Around and above.
Christmas is coming,
A new birth for me,
With joy and abundance—
I’m happy and free!

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Happy New Year—Rio style!

ReveillonfotoI’ve lived close to Copacabana beach for most of my 15+ years in Rio, and have thoroughly enjoyed the New Year’s Eve celebrations here.

Here’s my take on Reveillon—that’s New Year’s Eve here. The basic routine is fireworks over the beach, and various stages set up with musical shows along the shoreline. People come from all over by car, bus, and metro to see this spectacle—over two million of them—mostly dressed in white, and many carrying white flowers to throw in the ocean to the sea goddess Yemanjá. Some come in the afternoon to dig holes in the sand, where they place lighted candles and offerings to the goddess: flowers, food, and drink. Others carry folding beach chairs and coolers.

Offerings to the Sea Goddess Yemanjá

Offerings to the Sea Goddess Yemanjá

Somehow, even with all those people, it never feels like a mob. I’ve been right down on the beach for a few of these celebrations, and there’s room to move around and never a sense of being crushed. I’ve lived in two apartments here that had a lateral view of the beach from a short block away, so I’ve had the option of watching the fireworks from my window.

Fireworks on Copacabana beach

Fireworks on Copacabana beach

I love the way the day unfolds on December 31. Fairly early in the evening traffic is closed off and people start walking down my street toward the beach. By 11pm or so the street is filled with crowds of folks, mostly in white clothes, trying to get as close as possible to the fireworks, which are set off from a barge out in the water. I remember before the “barge days,” when the fireworks were set off right on the beach. I used to go watch the guys set them up in the sand. At first I was afraid of the idea of fireworks going off right over my head, but after I experienced it the first time, I was hooked! It was absolutely thrilling.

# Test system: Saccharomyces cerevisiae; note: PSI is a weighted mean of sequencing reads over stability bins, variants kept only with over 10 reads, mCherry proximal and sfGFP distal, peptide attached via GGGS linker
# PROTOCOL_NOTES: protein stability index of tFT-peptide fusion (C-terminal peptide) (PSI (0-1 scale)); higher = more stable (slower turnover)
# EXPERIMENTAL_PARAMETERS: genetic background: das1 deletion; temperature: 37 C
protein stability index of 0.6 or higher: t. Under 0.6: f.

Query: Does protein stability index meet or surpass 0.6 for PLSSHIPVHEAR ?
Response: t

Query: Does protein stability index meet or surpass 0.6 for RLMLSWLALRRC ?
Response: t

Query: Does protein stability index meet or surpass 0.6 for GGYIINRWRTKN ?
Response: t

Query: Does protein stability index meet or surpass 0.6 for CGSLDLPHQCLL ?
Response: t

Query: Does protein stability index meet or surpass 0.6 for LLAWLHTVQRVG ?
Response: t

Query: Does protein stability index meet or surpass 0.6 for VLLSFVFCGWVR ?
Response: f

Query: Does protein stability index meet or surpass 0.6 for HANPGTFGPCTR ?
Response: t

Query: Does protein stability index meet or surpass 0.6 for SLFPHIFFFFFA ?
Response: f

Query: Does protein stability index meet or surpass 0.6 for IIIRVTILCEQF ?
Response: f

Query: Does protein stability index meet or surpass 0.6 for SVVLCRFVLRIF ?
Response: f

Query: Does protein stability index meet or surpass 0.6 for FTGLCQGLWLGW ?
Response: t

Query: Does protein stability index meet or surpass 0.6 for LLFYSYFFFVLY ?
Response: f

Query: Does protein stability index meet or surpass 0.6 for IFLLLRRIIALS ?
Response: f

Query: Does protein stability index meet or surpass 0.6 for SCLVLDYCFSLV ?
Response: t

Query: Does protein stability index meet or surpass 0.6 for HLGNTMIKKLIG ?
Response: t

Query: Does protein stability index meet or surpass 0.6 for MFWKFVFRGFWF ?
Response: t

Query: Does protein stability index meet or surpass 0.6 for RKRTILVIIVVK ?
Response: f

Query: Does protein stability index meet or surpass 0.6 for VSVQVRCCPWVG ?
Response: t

This year I opted for watching the fireworks out my window, so I had a good view of all the activity in my street. By 11:50pm, people were actually running toward to beach to catch the display, which was wonderful this year—no excessive smoke (and no rain!), and some stunning new fireworks shaped like flowers and rockets—it was breathtaking!

Copa fireworksBut my favorite part of the event is when it’s all over and the people start slowly moving their way down my street away from the beach and toward the public transportation and taxis. I just can’t help the affection I feel for this lovely, respectful crowd as they walk along, sometimes holding hands, or with their arms around each other. As I looked out my window last night, I saw people of all ages—babies in their daddies’ arms, toddlers in strollers, and two very elderly women in wheelchairs, as well as another older lady with a walker, who would take a step and then pause…and the two people with her stood patiently by as she prepared to take her next step.

And among these were the girls and boys, some skipping and laughing, and a quiet contingent of police officers walking along the edge of the crowd, keeping an eye out for rabble-rousers.

10898038_10153025589742446_9044071011515790889_nI turned away from the window and went back into my room, feeling happy for having witnessed another of these lovely celebrations here in Rio. When I went back to look out the window one more time at 2am, the street was still thronging with people heading home.

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The chicken and I

frango-inteiro-congelado-temperadoI write this with apologies to my vegetarian/vegan friends…I’m mostly a veggie eater myself, but I really, really wanted a roast chicken for Christmas dinner.

My history with chicken has not been good. Except for roasting a whole chicken, my chicken dishes have generally been less than appetizing. No matter what I did, the chicken would always come out rubbery. I think it may be because I tended to overcook the chicken—I’m very squeamish about undercooked animal food.

Anyway, a particular food company here in Brazil has been offering what they call “Easy” chickens, roasts, etc. They come frozen, in a plastic bag, all seasoned and ready to go. You just stick the thing in the oven, still frozen, and leave it there for two hours. Sounded good to me. But there was one little problem.

The reason I haven’t roasted a chicken in ages is because in the apartment where I currently live here in Rio, my kitchen is about the size of a small walk-in closet, so the only stove that fits is a two-burner one. This obviously means that the oven is, well, eensie-weensie. Could I fit a chicken in it? I decided to take a chance.CIMG9927